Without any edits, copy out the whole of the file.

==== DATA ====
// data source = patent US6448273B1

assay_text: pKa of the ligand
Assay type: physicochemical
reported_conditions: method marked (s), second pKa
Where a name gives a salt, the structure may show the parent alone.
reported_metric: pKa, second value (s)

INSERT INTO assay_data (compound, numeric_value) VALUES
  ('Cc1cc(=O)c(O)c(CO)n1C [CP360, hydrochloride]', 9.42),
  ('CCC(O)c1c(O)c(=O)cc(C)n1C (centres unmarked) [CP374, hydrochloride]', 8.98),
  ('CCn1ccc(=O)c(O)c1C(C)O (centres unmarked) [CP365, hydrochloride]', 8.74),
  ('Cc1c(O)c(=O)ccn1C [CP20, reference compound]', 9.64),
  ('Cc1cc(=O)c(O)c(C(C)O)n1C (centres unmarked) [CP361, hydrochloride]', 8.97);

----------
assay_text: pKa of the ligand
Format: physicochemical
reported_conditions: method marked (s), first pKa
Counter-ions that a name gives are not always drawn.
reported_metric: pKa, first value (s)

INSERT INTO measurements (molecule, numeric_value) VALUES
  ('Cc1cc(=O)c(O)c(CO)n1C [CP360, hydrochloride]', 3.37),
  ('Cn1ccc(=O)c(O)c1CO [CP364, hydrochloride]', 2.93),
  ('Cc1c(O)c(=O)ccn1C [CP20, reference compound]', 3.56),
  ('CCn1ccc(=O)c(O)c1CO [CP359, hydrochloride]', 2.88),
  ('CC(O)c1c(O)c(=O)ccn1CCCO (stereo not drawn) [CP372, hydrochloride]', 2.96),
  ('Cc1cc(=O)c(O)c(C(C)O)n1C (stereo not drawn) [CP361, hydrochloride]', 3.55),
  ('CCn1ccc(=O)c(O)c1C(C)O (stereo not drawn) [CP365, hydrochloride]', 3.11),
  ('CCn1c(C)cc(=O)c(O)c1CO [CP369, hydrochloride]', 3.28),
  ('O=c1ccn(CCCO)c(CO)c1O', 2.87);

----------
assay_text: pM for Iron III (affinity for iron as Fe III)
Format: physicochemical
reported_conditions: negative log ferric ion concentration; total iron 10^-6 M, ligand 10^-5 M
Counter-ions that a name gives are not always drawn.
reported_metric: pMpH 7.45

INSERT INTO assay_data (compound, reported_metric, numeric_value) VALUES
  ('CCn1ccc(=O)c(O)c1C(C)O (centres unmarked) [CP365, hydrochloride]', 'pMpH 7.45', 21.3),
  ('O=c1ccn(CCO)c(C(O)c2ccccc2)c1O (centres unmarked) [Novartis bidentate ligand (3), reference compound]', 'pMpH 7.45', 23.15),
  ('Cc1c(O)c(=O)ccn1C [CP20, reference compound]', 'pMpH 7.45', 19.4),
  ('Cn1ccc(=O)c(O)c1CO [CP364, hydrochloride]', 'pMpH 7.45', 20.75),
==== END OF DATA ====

// data source = patent US6448273B1

assay_text: pKa of the ligand
Assay type: physicochemical
reported_conditions: method marked (s), second pKa
Where a name gives a salt, the structure may show the parent alone.
reported_metric: pKa, second value (s)

INSERT INTO assay_data (compound, numeric_value) VALUES
  ('Cc1cc(=O)c(O)c(CO)n1C [CP360, hydrochloride]', 9.42),
  ('CCC(O)c1c(O)c(=O)cc(C)n1C (centres unmarked) [CP374, hydrochloride]', 8.98),
  ('CCn1ccc(=O)c(O)c1C(C)O (centres unmarked) [CP365, hydrochloride]', 8.74),
  ('Cc1c(O)c(=O)ccn1C [CP20, reference compound]', 9.64),
  ('Cc1cc(=O)c(O)c(C(C)O)n1C (centres unmarked) [CP361, hydrochloride]', 8.97);

----------
assay_text: pKa of the ligand
Format: physicochemical
reported_conditions: method marked (s), first pKa
Counter-ions that a name gives are not always drawn.
reported_metric: pKa, first value (s)

INSERT INTO measurements (molecule, numeric_value) VALUES
  ('Cc1cc(=O)c(O)c(CO)n1C [CP360, hydrochloride]', 3.37),
  ('Cn1ccc(=O)c(O)c1CO [CP364, hydrochloride]', 2.93),
  ('Cc1c(O)c(=O)ccn1C [CP20, reference compound]', 3.56),
  ('CCn1ccc(=O)c(O)c1CO [CP359, hydrochloride]', 2.88),
  ('CC(O)c1c(O)c(=O)ccn1CCCO (stereo not drawn) [CP372, hydrochloride]', 2.96),
  ('Cc1cc(=O)c(O)c(C(C)O)n1C (stereo not drawn) [CP361, hydrochloride]', 3.55),
  ('CCn1ccc(=O)c(O)c1C(C)O (stereo not drawn) [CP365, hydrochloride]', 3.11),
  ('CCn1c(C)cc(=O)c(O)c1CO [CP369, hydrochloride]', 3.28),
  ('O=c1ccn(CCCO)c(CO)c1O', 2.87);

----------
assay_text: pM for Iron III (affinity for iron as Fe III)
Format: physicochemical
reported_conditions: negative log ferric ion concentration; total iron 10^-6 M, ligand 10^-5 M
Counter-ions that a name gives are not always drawn.
reported_metric: pMpH 7.45

INSERT INTO assay_data (compound, reported_metric, numeric_value) VALUES
  ('CCn1ccc(=O)c(O)c1C(C)O (centres unmarked) [CP365, hydrochloride]', 'pMpH 7.45', 21.3),
  ('O=c1ccn(CCO)c(C(O)c2ccccc2)c1O (centres unmarked) [Novartis bidentate ligand (3), reference compound]', 'pMpH 7.45', 23.15),
  ('Cc1c(O)c(=O)ccn1C [CP20, reference compound]', 'pMpH 7.45', 19.4),
  ('Cn1ccc(=O)c(O)c1CO [CP364, hydrochloride]', 'pMpH 7.45', 20.75),